The information in an image mnemonic is constructed in the form of a picture that promotes recall of information when you need it.
For example, can use an image mnemonic ‘bat’ to remember BAT (the depressant drugs -- Barbiturates, Alcohol, and Tranquilizers). Visualize or sketch in your notes a limp, depressed bat that took Barbiturates, Alcohol, and Tranquilizers.
15. The Chunking Technique -- Break and Club items together
The chunking technique can help us get past this limitation: Group several items into a larger whole.
Studies like “The Magical Number Seven, Plus or Minus Two” have suggested that the short-term memory of adult humans can hold only a limited number of items (around 7).
However, grouping items into larger chunks such as in a mnemonic might be part of what permits the retention of a larger total amount of information in short-term memory, which in turn can aid in the creation of long-term memories.
how do you remember the phone number 18001801503?
Break it into chunks.
Is it easy to remember now?
ClearIAS has extensively used the Chunking Technique in our notes. Just see our downloads section, browse each subject like History, Geography, Polity, Economics etc and see how we chunked a lot of topics into a limited number of modules (chunks).
16. Use the Memory Palace Technique -- Connect Memory Peg with what you want to remember
This is also called the Method of Loci. A ‘Memory Palace’ is a metaphor for any well-known place that you’re able to easily visualize. It can be the inside of your home, or maybe the route you take every day to work. That familiar place will be your guide to store and recall any kind of information.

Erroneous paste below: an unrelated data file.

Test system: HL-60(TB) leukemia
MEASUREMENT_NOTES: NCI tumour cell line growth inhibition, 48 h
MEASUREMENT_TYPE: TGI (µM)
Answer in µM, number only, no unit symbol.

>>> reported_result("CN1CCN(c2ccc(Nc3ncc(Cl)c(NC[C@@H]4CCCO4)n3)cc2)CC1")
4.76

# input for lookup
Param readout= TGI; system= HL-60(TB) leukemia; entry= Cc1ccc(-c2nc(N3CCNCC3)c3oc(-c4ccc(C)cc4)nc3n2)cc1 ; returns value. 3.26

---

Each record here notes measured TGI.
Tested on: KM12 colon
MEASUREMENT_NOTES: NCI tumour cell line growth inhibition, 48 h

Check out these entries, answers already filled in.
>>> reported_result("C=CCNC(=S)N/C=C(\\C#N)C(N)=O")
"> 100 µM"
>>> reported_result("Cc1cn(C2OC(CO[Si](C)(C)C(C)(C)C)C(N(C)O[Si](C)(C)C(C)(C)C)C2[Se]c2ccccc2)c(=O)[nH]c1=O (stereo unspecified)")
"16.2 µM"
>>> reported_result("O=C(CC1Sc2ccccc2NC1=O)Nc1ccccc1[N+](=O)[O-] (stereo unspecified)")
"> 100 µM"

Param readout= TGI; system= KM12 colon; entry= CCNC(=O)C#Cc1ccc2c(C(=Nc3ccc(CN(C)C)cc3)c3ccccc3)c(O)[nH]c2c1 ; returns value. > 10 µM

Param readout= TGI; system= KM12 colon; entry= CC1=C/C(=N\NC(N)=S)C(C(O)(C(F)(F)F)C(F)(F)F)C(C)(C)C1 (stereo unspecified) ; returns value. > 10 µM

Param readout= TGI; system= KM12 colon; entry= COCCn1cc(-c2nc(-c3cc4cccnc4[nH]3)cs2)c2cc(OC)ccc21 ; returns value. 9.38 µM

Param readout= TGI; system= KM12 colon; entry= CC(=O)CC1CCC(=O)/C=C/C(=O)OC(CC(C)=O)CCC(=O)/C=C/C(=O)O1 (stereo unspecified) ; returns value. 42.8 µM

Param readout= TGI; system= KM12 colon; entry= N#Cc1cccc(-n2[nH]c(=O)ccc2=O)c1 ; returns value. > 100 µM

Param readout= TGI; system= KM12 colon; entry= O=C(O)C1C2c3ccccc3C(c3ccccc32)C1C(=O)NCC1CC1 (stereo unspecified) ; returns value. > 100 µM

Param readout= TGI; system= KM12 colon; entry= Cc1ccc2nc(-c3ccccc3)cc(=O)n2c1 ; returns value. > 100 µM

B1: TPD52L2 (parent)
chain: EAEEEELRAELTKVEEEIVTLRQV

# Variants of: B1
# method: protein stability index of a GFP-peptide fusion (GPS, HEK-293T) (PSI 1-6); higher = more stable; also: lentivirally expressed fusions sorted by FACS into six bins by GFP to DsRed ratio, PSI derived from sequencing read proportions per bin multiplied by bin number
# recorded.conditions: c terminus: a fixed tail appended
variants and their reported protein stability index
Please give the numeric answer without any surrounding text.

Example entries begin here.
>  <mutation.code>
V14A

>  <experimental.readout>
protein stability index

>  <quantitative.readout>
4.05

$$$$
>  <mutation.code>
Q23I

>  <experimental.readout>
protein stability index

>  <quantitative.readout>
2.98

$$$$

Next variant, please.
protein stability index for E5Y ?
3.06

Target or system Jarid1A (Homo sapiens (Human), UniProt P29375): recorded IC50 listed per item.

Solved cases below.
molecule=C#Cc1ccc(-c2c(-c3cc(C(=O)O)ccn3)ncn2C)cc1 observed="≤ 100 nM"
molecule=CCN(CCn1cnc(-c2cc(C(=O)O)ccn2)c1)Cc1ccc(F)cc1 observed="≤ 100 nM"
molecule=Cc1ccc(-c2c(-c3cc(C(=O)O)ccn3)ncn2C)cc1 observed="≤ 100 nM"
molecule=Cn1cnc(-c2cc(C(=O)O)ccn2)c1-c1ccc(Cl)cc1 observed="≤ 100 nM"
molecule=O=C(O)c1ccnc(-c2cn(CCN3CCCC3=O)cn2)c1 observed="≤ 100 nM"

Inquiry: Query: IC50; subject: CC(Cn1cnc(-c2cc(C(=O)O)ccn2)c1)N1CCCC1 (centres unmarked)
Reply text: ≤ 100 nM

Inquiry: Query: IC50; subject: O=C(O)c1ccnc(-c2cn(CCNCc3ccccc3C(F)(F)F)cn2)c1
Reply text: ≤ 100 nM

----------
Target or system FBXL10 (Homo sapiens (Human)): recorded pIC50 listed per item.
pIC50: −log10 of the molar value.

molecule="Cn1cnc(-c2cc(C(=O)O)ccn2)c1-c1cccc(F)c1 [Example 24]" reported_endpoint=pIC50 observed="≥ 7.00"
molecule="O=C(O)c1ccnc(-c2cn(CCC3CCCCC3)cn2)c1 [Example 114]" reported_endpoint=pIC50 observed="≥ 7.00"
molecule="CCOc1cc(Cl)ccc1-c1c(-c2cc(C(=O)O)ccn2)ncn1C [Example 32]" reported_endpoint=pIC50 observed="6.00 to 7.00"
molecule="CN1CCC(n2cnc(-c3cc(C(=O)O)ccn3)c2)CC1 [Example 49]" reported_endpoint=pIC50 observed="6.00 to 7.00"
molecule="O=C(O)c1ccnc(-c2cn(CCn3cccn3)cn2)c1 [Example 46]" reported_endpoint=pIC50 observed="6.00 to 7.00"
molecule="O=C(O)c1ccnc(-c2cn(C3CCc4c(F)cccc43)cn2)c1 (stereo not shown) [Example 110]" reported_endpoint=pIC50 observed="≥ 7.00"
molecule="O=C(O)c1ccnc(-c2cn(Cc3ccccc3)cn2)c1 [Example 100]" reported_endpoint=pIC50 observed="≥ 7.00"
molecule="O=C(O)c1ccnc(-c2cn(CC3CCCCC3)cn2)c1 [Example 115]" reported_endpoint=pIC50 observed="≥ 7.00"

Memory Palace technique works with the use of visual associations. The process is simple: you take a known image — called the memory peg — and combine with the element you want to memorize. For us, each memory peg is a distinctive feature of our Memory Palace.
If you are wondering how to use this technique, refer to this website for demonstration.
17. The Distributed Learning Technique -- Use Intervals
Don’t study at a stretch for long hours, unless you are thoroughly enjoying the process. In general, marathon study sessions are not effective. You can get far more done in three two-hour
sessions than in one six-hour session.
Use your times of peak energy.
Study when your energy levels are high.
Study your most difficult subjects during the times when your energy peaks. Many people can concentrate more effectively during daylight hours. The early morning hours can be especially productive, even for those who hate to get up with the sun. Observe the peaks and valleys in your energy flow during the day and adjust study times accordingly.
18. The Active Learning Technique -- Engage your body
Get your whole body in studying. Experiment sitting, standing, walking, reading out loud etc. Be active.
19. The Reading Technique -- Go multiple rounds
If you are learning a new topic, don’t try to learn everything in one go. Go in 2-3 rounds.
In the first round, glance through the headings, words in bold, sidenotes, introduction, and summary. Underline what you think as important. This would help you get a basic idea and interest in the topic you are about to learn.